'Meatless Mondays' Spark Controversy at Chico State

CHICO, Calif. - The "Meatless Monday" movement has come to Chico State in the form of a proposal for the school's dining services and the university's department of agriculture is not happy about it.

The Chico for Animal Rights group and the Humane Society of the United States proposed a plan last week to introduce "meatless Mondays" at one of the five food stations at Chico State used by students living in the dorms.

"Meatless Mondays" is a national movement that has already been adopted by the University of California system, Duke University and at New York City schools.

The movement suggests cutting meat out of your diet one day each week.

The Chico for Animal Rights group and the Humane Society of the U.S. proposed the idea for the Sutter dormitories at Chico State so that on Mondays, students would receive more meat-free eating options.

David Daley, Dean of the College of Agriculture at Chico State, said the proposal was a "huge political move" and he and president of the Young Cattlemen Association said they thought it would represent Chico State in a negative way.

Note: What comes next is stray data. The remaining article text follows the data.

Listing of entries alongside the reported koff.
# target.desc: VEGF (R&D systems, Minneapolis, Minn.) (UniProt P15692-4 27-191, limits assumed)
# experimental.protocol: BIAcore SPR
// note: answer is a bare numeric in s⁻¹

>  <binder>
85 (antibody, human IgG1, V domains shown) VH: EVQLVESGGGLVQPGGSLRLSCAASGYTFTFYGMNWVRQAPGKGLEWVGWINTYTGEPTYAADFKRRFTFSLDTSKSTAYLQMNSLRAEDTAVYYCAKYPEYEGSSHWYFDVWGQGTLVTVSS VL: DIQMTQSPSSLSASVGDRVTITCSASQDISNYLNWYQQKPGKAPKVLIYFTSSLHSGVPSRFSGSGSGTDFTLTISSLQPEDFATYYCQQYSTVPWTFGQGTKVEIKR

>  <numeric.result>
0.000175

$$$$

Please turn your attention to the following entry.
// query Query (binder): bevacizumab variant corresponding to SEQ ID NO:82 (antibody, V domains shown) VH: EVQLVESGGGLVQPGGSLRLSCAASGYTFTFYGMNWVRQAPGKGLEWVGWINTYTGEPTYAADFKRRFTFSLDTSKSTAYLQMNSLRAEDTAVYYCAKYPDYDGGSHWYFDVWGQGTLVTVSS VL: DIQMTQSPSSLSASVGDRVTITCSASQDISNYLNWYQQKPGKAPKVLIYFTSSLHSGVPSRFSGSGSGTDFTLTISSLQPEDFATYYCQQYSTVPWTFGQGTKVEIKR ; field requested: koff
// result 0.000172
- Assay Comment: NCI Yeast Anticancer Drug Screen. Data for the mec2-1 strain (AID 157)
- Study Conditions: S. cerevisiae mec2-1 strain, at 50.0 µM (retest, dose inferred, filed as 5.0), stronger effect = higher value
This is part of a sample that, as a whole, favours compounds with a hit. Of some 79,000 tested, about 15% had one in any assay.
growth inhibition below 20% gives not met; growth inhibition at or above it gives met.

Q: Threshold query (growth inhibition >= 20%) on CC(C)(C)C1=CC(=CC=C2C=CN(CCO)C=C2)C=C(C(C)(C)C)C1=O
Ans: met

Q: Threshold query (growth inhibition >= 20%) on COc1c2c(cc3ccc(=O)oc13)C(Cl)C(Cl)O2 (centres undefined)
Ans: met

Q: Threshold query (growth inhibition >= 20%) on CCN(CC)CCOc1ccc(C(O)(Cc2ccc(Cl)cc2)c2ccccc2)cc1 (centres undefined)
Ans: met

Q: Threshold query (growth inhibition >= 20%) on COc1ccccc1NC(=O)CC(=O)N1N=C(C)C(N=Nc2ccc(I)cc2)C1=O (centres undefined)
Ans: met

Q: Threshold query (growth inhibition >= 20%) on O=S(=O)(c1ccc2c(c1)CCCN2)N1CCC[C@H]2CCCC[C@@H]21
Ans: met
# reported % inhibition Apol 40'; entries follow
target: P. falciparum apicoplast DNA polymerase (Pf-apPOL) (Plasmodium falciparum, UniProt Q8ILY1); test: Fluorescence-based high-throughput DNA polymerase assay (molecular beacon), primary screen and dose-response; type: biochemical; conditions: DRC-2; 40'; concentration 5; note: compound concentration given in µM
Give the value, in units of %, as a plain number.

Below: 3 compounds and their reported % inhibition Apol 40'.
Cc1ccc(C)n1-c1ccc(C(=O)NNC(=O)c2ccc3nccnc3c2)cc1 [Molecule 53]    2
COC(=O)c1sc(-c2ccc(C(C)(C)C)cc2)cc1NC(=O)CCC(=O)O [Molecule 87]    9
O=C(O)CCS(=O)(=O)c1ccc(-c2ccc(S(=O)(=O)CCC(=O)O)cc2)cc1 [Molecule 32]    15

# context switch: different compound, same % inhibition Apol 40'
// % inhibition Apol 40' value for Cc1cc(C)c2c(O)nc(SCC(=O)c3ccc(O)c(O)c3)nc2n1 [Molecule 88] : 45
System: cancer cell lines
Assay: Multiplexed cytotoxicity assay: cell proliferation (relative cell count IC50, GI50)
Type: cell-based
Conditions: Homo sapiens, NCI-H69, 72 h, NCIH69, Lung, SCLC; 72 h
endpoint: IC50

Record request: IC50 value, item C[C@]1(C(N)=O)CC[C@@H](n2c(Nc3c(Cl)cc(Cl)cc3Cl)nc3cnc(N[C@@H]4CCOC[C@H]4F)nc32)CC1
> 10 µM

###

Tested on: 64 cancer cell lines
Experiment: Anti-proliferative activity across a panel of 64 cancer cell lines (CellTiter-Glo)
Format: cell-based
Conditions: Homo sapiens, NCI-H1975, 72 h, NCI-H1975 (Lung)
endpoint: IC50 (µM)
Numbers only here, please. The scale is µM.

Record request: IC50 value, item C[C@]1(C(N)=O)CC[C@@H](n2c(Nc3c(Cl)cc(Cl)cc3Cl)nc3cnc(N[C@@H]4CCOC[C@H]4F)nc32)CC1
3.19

"We were more against the portion that Meatless Monday is a political campaign for the Humane Society of the United States," says Sara Avlia, president of the Young Cattlemen Association.  "The Humane Society has made it well known with their actions and lobbying tactics that they are not for animal agriculture."

The president of the Chico for Animal Rights group, Casey Shaffer said otherwise.

"The College of Agriculture, I think, took the idea of what it was and kind of exploded in something that is wasn't," says Shaffer.  "They are trying to say the humane society is anti-agriculture. I don't believe they are."

Shaffer will be meeting with the Humane Society of the U.S. tonight to discuss further planning on the "Meatless Mondays" proposal.  The plan is still under review by the Associated Dining Services.

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